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Don Dream sets world record

September 22, 2016
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Don Dream was a nightmare for his rivals, winning Thursday’s (Sept. 22) second $32,050 division of the Standardbred Stakes for 2-year-old male trotters in a world record 1:55 at the Delaware County Fairgrounds.

 

Moonshiner Hanover, who followed Don Dream throughout the mile, finished second by 1-3/4 lengths and Andy M was third.

 

Don Dream’s time is the fastest in history for a 2-year-old trotter on a half-mile track. The previous mark of 1:55.2 was held by filly Wild Honey. The best prior clocking for a male trotter was 1:55.3 held by Dontyouforgetit.

 

A son of Donato Hanover out of the mare Gabbys Dream, Don Dream was making his first start for new owners Michelle and Albert Crawford and Susan Oakes, who purchased the colt last week. The horse is trained by Chris Oakes.

 

"David (Miller, his driver) really likes him and said he went around the track well in hand," said Chris Oakes. "He broke the track record in his last start at Harrah's (1:55.2) and I did speak with David about him before I bought him to discuss his opinion of him. The Crawfords were kind enough to agree with us and hopefully with their continued backing can purchase more nice horses just like him.

 

"I wasn't surprised really that he set the world record. I flew in on Monday and trained him on the track earlier this week and he got over it extremely well. David said much the same thing about how he handled it today.

 

"He goes on to Lexington next."

 

Don Dream, the 2-5 favorite, and Miller went to the lead at the start and never looked back. Don Dream set fractions of :28.1, :57.3, and 1:26.4 on his way to his fourth win in eight races. He has earned $79,240.

 

He’s On A Mission and driver Tim Tetrick won Thursday’s first $32,050 division of the Standardbred Stakes for 2-year-old male trotters, capitalizing when Lars Perry went off stride in the stretch as he attempted to lead the race from start to finish.

 

He’s On A Mission stopped the timer in 1:58.3, with Lars Perry second but placed third because of the break. Brand New Key was third-placed-second.

 

Lars Perry and Brand New Key battled on the first turn for the early advantage, with Lars Perry eventually forcing Brand New Key to back off and settle into second. Lars Perry set fractions of :27.4, :58.2, and 1:28.1 before pulling away from the field heading into the stretch.

 

He’s On A Mission, who was third for most of the mile, was on the move in the stretch and took advantage of Lars Perry’s missteps.

 

A gelded son of Groton Hall out of the mare Lisas Mission, He’s On A Mission is owned by trainer Stacey Ruddick along with Denise Dennis. He has won three of six races and earned $75,375. He was the Kentucky Sire Stakes championship runner-up in August.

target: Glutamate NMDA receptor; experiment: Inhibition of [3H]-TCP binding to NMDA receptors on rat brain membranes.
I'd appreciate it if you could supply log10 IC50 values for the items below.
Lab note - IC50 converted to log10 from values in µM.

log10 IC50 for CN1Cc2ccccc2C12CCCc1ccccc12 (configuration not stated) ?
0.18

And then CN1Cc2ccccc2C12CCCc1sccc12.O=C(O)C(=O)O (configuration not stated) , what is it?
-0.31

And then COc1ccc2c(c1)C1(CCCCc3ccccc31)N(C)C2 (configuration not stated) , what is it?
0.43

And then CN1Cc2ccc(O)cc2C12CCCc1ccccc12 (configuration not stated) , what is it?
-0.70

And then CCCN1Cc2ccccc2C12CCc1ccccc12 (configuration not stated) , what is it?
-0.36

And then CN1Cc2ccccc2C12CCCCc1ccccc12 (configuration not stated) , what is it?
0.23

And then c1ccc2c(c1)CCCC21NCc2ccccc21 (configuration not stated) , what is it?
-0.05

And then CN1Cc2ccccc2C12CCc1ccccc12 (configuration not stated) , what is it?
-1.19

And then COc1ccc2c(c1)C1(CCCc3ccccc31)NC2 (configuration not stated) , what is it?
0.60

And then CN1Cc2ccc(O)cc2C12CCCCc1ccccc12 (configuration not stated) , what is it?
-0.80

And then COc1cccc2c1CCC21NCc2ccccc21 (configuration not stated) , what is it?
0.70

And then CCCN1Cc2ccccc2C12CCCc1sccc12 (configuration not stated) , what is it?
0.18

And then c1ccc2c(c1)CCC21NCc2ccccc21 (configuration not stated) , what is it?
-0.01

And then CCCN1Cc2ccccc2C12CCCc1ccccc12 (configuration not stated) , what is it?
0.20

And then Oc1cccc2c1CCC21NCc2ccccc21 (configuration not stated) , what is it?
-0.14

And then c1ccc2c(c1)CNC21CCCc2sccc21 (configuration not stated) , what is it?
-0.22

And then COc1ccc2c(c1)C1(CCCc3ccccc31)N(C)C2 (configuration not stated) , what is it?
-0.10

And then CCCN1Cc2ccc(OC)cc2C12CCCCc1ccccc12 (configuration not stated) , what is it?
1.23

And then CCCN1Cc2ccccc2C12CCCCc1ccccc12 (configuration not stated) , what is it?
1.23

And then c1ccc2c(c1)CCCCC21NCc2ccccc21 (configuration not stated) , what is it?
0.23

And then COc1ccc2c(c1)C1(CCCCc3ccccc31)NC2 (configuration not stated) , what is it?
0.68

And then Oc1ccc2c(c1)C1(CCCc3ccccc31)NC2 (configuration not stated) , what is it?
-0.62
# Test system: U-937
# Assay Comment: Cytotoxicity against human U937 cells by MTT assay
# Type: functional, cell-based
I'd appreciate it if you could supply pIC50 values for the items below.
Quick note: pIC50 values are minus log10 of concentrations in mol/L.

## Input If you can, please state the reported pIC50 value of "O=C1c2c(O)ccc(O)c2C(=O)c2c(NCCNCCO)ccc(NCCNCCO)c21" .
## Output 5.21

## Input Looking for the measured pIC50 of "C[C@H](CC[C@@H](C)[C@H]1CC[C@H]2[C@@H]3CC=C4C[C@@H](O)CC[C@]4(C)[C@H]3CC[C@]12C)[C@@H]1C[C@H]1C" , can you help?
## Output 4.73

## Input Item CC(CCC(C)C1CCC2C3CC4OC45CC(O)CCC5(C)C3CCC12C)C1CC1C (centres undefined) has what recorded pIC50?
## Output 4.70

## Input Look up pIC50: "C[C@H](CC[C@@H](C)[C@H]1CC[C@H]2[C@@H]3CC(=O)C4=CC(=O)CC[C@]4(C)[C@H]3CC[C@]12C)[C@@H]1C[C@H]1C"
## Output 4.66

"Unfortunately he was not himself the night of the KYSS final," said Ruddick. "He had a bad week, was really nervous and right up on the bit which is not like him. I was a little concerned he would get wound up here with everything that was going on or that he would have to leave from the eight-hole in a big field. But we got here on Tuesday and he has been nice and relaxed and just taking everything in.

 

"As far as how he drew, it could not have worked out any better. Also we have a small track back at the farm that we train on so I knew the turns would be no problem for him. Then Timmy (Tetrick) drove him perfectly. I've known Timmy for years when he used to drive for me when I raced at the Illinois fairs. He learned from his dad how to bring the babies along slowly.

 

"I bought this horse as a weanling and it's an interesting story. I was looking at Kentucky babies because I knew there were not many mares bred there. I had a list printed out actually and Walnut Hall sold a bunch of mares in foal that year at the Delaware sale. His dam was a little older and I was looking more towards a younger mare. This Amish guy was looking at her and so I asked him if he was interested in the mare only because I was interested in the baby. He told me the mare only, so I told him I would not bid against him if I could have first shot at the baby. He agreed and when this horse was a baby we went to look at him, decided we wanted him and traded a stallion share, then I brought some other horses to that farm and we got him.

 

"He is eligible next for some late closers at Lexington and he is a very nice colt. I think he's a nicer colt than he may receive credit for." (Harness Racing Communications)

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